- Benefits of home ownership include enhanced life satisfaction and psychological health, lower exposure to crime, higher rates of civic involvement, and better school performance. Tweet This
- The satisfaction, stability, freedom, and control that come from owning a home are also natural results of having ownership of education, employment, healthcare, and retirement savings. Tweet This
- Our failure to make ownership achievable for our younger generations is more than an economic crisis: it has ramifications for the well-being of children, families, and communities. Tweet This
Since 1987, the S&P/Case-Shiller U.S. National Home Price Index has measured the (very complex weighted) average price of homes in the United States. Since 2012, the index has more than doubled, and the beginning of COVID kicked off a period of unprecedented acceleration, reaching a peak in June of this year, and only declining very slightly from the peak since then.
Source: FRED, St. Louis Fed
These economic measurements have real implications for real people: in particular, that it’s difficult to own a home. A recent CNN headline summarized the situation as “Millennials have almost no chance of being able to afford a house.”
Unaffordable housing is bad news for many reasons, and not all of them are purely economic. A study by the U.S. Census Bureau found that high housing costs and low home ownership rates were negatively associated with marriage rates. A peer-reviewed study found that expensive housing markets can delay a woman’s first birth by three to four years, presumably because couples wish to have economic security and achieve home ownership before they take the big step of starting a family.
The effects of home ownership on family life don’t stop there. Two professors from the University of North Carolina at Chapel Hill documented a variety of social benefits of homeownership. These benefits include enhanced life satisfaction and psychological health, lower exposure to crime, higher rates of civic involvement, and better school performance among children who benefited from greater residential stability.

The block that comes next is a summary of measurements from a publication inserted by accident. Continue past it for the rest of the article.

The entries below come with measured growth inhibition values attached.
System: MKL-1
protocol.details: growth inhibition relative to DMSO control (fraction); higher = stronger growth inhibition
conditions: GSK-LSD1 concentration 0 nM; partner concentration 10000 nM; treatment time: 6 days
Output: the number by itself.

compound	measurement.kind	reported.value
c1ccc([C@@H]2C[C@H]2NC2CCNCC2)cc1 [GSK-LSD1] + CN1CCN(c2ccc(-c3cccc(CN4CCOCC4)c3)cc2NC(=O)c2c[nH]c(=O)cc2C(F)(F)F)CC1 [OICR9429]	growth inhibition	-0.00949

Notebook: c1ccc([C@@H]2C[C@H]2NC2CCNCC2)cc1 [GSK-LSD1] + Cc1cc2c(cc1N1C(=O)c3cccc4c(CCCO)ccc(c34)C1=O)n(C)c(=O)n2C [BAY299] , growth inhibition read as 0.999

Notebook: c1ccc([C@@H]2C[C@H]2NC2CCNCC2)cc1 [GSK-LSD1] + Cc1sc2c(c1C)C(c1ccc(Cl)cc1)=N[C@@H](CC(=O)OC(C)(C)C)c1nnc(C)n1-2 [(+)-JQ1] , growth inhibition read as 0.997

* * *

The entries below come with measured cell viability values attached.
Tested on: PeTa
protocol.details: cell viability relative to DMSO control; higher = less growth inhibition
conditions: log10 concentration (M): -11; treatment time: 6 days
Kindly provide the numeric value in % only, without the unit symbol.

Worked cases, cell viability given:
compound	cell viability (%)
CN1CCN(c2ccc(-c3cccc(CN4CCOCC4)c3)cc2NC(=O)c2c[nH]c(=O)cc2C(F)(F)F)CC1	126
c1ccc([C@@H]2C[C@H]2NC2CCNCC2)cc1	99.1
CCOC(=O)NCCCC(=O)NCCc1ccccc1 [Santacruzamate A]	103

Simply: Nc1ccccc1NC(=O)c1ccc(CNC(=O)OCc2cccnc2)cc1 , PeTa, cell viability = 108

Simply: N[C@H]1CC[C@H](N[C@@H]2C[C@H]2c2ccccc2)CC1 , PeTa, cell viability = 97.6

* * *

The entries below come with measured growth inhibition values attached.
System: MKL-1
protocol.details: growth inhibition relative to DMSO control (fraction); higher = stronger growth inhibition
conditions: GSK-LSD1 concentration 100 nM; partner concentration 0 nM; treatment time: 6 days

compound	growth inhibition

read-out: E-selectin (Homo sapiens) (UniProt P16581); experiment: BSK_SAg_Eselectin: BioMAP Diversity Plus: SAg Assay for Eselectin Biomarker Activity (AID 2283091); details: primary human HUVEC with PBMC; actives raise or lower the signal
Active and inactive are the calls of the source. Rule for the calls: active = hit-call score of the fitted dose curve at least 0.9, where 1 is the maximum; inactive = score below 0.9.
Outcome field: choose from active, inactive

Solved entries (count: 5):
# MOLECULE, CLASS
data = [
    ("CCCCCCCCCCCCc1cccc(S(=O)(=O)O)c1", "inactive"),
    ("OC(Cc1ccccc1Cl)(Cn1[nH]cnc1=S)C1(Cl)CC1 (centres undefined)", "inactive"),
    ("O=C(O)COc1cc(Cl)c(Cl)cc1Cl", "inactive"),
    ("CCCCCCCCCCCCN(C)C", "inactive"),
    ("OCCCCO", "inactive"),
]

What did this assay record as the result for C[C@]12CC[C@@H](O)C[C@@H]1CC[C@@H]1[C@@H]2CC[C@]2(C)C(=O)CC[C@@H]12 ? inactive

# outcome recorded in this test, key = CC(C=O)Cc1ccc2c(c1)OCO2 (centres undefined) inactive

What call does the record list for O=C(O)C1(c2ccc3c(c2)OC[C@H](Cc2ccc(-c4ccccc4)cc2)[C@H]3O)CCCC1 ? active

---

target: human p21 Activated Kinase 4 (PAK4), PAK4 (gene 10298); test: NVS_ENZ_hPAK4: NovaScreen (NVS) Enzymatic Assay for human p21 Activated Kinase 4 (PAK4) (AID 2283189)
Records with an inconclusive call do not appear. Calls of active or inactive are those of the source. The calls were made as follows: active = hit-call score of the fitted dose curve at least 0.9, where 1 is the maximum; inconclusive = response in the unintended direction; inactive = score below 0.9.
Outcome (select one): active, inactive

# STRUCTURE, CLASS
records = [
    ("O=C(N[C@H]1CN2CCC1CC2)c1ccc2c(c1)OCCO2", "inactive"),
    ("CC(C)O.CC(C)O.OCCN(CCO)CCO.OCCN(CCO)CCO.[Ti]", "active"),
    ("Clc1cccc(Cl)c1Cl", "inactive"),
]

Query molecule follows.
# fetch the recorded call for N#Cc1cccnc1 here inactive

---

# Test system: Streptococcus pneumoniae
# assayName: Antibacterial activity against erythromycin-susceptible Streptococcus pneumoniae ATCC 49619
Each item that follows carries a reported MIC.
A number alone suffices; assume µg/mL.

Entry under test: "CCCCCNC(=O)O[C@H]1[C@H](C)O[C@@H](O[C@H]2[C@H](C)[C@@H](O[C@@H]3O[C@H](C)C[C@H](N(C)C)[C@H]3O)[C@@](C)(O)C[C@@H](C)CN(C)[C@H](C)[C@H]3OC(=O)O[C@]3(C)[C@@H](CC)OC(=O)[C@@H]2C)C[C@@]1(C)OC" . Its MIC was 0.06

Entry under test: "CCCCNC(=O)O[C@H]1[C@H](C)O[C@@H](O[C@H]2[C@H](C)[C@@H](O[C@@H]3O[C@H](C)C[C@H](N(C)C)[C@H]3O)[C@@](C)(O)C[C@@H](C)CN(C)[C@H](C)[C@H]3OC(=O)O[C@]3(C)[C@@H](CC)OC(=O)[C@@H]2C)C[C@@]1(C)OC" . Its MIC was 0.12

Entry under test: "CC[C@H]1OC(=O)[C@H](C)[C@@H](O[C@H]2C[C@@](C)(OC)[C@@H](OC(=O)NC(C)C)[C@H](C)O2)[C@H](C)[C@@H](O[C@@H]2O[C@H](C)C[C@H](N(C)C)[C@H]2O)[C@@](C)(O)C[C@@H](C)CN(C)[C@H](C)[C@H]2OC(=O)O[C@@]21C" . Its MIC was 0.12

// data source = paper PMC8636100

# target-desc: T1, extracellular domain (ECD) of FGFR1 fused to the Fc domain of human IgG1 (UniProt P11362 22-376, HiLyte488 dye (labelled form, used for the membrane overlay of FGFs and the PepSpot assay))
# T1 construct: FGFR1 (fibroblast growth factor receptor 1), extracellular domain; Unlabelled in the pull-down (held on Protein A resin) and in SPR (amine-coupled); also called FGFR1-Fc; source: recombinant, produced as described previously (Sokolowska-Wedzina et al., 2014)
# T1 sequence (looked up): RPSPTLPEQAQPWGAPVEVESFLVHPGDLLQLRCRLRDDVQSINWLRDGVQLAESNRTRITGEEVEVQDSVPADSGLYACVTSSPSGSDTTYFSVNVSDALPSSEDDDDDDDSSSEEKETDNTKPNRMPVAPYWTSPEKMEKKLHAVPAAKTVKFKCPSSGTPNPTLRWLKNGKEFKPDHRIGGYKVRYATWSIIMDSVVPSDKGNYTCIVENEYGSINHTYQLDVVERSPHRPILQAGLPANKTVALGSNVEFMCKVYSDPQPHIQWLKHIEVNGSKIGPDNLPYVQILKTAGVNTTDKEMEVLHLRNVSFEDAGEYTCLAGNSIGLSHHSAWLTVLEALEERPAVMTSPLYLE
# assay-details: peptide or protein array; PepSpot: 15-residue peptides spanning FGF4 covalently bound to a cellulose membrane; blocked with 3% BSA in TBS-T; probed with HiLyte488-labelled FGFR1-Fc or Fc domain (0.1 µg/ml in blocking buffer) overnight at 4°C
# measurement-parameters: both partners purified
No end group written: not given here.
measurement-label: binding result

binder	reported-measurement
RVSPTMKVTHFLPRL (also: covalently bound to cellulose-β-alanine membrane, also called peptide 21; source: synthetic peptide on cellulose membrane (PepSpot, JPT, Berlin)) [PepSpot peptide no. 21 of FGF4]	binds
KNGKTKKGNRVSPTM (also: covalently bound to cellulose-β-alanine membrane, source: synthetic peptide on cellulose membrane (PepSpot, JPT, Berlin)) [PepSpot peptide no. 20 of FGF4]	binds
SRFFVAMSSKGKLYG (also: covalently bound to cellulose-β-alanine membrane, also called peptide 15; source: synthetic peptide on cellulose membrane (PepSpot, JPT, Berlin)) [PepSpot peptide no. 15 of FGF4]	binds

Owning a home can clearly help families and children. But it’s not the only type of ownership that can be beneficial. The satisfaction, stability, quality, freedom, and control that come from owning a home are also natural results of having ownership of other important aspects of life, including education, employment, healthcare, and retirement savings.
Take employment as an example. Owning a business is a socially valuable type of ownership, analogous to homeownership. The self-employed, whether they own a small or large business, own their work hours and their income streams, and can’t be tossed overnight into penury at the whim of a single employer. They also aren’t subject to employment contracts that limit their speech and expression. This gives them autonomy and means they can’t be as easily intimidated or bribed by plutocrats or the political class. Operating a business usually means being involved in a community and gives owners an interest in investing in the community so it can continue to thrive. The same stake, stability, and control that homeownership provides to people and families can come from self-employment, though only a small minority of Americans enjoy it today.
Pursuing broad-based ownership of homes and other essentials as a policy goal is not a new idea. You may remember that at the beginning of this century, the Bush administration frequently invoked an ideal of an “ownership society,” advocating personal ownership of homes, retirement savings accounts, medical decision-making rights, and more. President Bush justified the ideal of broad-based ownership as follows: “The more ownership there is in America, the more vitality there is in America, and the more people have a vital stake in the future of this country.”
Much of the social science research demonstrating the social benefits of ownership had not been done at the time of President Bush’s speech, but the idea is exactly right: a vital stake in the future through ownership is something that benefits individuals and their children.